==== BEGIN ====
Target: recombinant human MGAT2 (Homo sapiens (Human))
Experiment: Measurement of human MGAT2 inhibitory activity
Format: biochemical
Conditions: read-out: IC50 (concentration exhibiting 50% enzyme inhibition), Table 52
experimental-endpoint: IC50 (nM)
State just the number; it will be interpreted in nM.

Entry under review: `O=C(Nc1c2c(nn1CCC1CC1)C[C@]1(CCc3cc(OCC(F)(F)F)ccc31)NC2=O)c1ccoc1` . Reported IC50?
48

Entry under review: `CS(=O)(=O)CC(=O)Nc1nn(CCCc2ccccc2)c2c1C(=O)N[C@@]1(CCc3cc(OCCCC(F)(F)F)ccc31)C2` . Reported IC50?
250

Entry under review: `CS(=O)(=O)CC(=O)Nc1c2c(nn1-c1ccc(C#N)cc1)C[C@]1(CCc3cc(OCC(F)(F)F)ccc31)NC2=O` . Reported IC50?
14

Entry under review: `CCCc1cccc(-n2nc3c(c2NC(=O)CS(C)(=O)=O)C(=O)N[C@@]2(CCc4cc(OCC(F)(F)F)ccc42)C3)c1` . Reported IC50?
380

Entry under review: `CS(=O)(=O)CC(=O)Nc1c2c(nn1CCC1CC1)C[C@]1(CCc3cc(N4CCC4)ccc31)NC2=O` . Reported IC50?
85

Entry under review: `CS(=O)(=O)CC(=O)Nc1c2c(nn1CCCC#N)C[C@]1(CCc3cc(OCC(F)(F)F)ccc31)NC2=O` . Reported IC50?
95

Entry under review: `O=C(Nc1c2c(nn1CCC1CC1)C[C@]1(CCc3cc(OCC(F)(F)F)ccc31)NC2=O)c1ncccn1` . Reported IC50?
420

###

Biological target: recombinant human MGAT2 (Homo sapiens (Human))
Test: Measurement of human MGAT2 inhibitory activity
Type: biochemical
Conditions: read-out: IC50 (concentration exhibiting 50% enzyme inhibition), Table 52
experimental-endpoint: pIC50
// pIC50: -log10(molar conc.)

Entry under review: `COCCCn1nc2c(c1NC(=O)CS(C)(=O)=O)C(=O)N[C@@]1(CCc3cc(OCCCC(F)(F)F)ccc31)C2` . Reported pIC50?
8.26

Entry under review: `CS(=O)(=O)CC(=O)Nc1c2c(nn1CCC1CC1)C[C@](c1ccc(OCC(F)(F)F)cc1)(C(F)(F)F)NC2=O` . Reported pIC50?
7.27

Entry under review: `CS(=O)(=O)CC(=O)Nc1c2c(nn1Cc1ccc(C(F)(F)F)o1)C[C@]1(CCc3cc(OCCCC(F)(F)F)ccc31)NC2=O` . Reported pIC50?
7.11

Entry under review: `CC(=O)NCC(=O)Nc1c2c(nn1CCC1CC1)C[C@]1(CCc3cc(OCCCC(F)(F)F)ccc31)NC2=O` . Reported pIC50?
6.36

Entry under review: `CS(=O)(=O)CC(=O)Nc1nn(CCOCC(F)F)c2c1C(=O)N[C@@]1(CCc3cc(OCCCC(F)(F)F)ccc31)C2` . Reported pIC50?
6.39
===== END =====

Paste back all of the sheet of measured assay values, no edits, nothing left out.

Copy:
Target: recombinant human MGAT2 (Homo sapiens (Human))
Experiment: Measurement of human MGAT2 inhibitory activity
Format: biochemical
Conditions: read-out: IC50 (concentration exhibiting 50% enzyme inhibition), Table 52
experimental-endpoint: IC50 (nM)
State just the number; it will be interpreted in nM.

Entry under review: `O=C(Nc1c2c(nn1CCC1CC1)C[C@]1(CCc3cc(OCC(F)(F)F)ccc31)NC2=O)c1ccoc1` . Reported IC50?
48

Entry under review: `CS(=O)(=O)CC(=O)Nc1nn(CCCc2ccccc2)c2c1C(=O)N[C@@]1(CCc3cc(OCCCC(F)(F)F)ccc31)C2` . Reported IC50?
250

Entry under review: `CS(=O)(=O)CC(=O)Nc1c2c(nn1-c1ccc(C#N)cc1)C[C@]1(CCc3cc(OCC(F)(F)F)ccc31)NC2=O` . Reported IC50?
14

Entry under review: `CCCc1cccc(-n2nc3c(c2NC(=O)CS(C)(=O)=O)C(=O)N[C@@]2(CCc4cc(OCC(F)(F)F)ccc42)C3)c1` . Reported IC50?
380

Entry under review: `CS(=O)(=O)CC(=O)Nc1c2c(nn1CCC1CC1)C[C@]1(CCc3cc(N4CCC4)ccc31)NC2=O` . Reported IC50?
85

Entry under review: `CS(=O)(=O)CC(=O)Nc1c2c(nn1CCCC#N)C[C@]1(CCc3cc(OCC(F)(F)F)ccc31)NC2=O` . Reported IC50?
95

Entry under review: `O=C(Nc1c2c(nn1CCC1CC1)C[C@]1(CCc3cc(OCC(F)(F)F)ccc31)NC2=O)c1ncccn1` . Reported IC50?
420

###

Biological target: recombinant human MGAT2 (Homo sapiens (Human))
Test: Measurement of human MGAT2 inhibitory activity
Type: biochemical
Conditions: read-out: IC50 (concentration exhibiting 50% enzyme inhibition), Table 52
experimental-endpoint: pIC50
// pIC50: -log10(molar conc.)

Entry under review: `COCCCn1nc2c(c1NC(=O)CS(C)(=O)=O)C(=O)N[C@@]1(CCc3cc(OCCCC(F)(F)F)ccc31)C2` . Reported pIC50?
8.26

Entry under review: `CS(=O)(=O)CC(=O)Nc1c2c(nn1CCC1CC1)C[C@](c1ccc(OCC(F)(F)F)cc1)(C(F)(F)F)NC2=O` . Reported pIC50?
7.27

Entry under review: `CS(=O)(=O)CC(=O)Nc1c2c(nn1Cc1ccc(C(F)(F)F)o1)C[C@]1(CCc3cc(OCCCC(F)(F)F)ccc31)NC2=O` . Reported pIC50?
7.11

Entry under review: `CC(=O)NCC(=O)Nc1c2c(nn1CCC1CC1)C[C@]1(CCc3cc(OCCCC(F)(F)F)ccc31)NC2=O` . Reported pIC50?
6.36

Entry under review: `CS(=O)(=O)CC(=O)Nc1nn(CCOCC(F)F)c2c1C(=O)N[C@@]1(CCc3cc(OCCCC(F)(F)F)ccc31)C2` . Reported pIC50?
6.39